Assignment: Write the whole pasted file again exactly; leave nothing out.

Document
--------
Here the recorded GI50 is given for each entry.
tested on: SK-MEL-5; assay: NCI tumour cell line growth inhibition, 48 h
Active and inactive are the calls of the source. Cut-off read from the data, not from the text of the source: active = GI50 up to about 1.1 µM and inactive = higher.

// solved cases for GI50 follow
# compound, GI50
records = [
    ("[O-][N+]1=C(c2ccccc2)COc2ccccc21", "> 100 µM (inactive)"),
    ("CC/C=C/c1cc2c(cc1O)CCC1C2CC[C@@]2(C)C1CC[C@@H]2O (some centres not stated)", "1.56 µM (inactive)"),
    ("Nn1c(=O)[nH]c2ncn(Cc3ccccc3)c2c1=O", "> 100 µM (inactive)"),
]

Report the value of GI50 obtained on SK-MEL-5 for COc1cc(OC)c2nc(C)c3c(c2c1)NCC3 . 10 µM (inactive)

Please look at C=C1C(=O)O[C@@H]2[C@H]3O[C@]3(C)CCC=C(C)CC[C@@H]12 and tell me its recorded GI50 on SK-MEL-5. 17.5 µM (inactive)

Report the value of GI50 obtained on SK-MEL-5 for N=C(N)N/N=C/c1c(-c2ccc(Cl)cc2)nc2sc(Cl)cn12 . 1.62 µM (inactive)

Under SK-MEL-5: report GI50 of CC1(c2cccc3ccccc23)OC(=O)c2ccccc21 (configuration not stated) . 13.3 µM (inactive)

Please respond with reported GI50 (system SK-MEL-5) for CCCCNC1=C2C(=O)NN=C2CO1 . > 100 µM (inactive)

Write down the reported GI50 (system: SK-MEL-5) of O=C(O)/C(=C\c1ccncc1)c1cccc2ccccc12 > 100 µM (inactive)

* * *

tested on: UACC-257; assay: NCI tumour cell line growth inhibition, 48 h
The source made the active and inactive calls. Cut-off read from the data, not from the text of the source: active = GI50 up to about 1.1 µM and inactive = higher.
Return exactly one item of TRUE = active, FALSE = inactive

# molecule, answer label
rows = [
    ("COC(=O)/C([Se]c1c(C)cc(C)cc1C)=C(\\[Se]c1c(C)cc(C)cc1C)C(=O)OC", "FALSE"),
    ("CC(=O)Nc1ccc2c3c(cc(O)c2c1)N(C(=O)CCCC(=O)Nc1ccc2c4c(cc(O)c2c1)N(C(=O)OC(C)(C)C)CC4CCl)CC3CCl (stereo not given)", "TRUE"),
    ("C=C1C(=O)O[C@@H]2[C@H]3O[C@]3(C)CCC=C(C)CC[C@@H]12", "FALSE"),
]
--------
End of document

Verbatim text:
Here the recorded GI50 is given for each entry.
tested on: SK-MEL-5; assay: NCI tumour cell line growth inhibition, 48 h
Active and inactive are the calls of the source. Cut-off read from the data, not from the text of the source: active = GI50 up to about 1.1 µM and inactive = higher.

// solved cases for GI50 follow
# compound, GI50
records = [
    ("[O-][N+]1=C(c2ccccc2)COc2ccccc21", "> 100 µM (inactive)"),
    ("CC/C=C/c1cc2c(cc1O)CCC1C2CC[C@@]2(C)C1CC[C@@H]2O (some centres not stated)", "1.56 µM (inactive)"),
    ("Nn1c(=O)[nH]c2ncn(Cc3ccccc3)c2c1=O", "> 100 µM (inactive)"),
]

Report the value of GI50 obtained on SK-MEL-5 for COc1cc(OC)c2nc(C)c3c(c2c1)NCC3 . 10 µM (inactive)

Please look at C=C1C(=O)O[C@@H]2[C@H]3O[C@]3(C)CCC=C(C)CC[C@@H]12 and tell me its recorded GI50 on SK-MEL-5. 17.5 µM (inactive)

Report the value of GI50 obtained on SK-MEL-5 for N=C(N)N/N=C/c1c(-c2ccc(Cl)cc2)nc2sc(Cl)cn12 . 1.62 µM (inactive)

Under SK-MEL-5: report GI50 of CC1(c2cccc3ccccc23)OC(=O)c2ccccc21 (configuration not stated) . 13.3 µM (inactive)

Please respond with reported GI50 (system SK-MEL-5) for CCCCNC1=C2C(=O)NN=C2CO1 . > 100 µM (inactive)

Write down the reported GI50 (system: SK-MEL-5) of O=C(O)/C(=C\c1ccncc1)c1cccc2ccccc12 > 100 µM (inactive)

* * *

tested on: UACC-257; assay: NCI tumour cell line growth inhibition, 48 h
The source made the active and inactive calls. Cut-off read from the data, not from the text of the source: active = GI50 up to about 1.1 µM and inactive = higher.
Return exactly one item of TRUE = active, FALSE = inactive

# molecule, answer label
rows = [
    ("COC(=O)/C([Se]c1c(C)cc(C)cc1C)=C(\\[Se]c1c(C)cc(C)cc1C)C(=O)OC", "FALSE"),
    ("CC(=O)Nc1ccc2c3c(cc(O)c2c1)N(C(=O)CCCC(=O)Nc1ccc2c4c(cc(O)c2c1)N(C(=O)OC(C)(C)C)CC4CCl)CC3CCl (stereo not given)", "TRUE"),
    ("C=C1C(=O)O[C@@H]2[C@H]3O[C@]3(C)CCC=C(C)CC[C@@H]12", "FALSE"),
]